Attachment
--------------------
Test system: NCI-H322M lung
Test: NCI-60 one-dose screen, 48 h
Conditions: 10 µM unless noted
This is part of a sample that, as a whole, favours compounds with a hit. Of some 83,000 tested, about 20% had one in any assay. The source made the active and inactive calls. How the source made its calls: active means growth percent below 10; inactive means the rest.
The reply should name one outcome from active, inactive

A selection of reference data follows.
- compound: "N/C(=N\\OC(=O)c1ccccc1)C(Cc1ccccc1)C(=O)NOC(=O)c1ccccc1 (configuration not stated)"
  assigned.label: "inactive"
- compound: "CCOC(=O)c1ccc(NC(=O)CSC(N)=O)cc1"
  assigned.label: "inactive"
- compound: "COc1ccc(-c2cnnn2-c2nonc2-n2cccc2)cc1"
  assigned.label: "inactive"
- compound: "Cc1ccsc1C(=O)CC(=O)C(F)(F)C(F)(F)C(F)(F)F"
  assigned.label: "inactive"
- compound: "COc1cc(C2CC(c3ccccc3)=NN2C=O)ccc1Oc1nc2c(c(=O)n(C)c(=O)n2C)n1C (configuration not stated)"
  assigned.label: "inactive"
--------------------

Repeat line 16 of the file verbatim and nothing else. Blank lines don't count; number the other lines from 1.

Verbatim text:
  assigned.label: "inactive"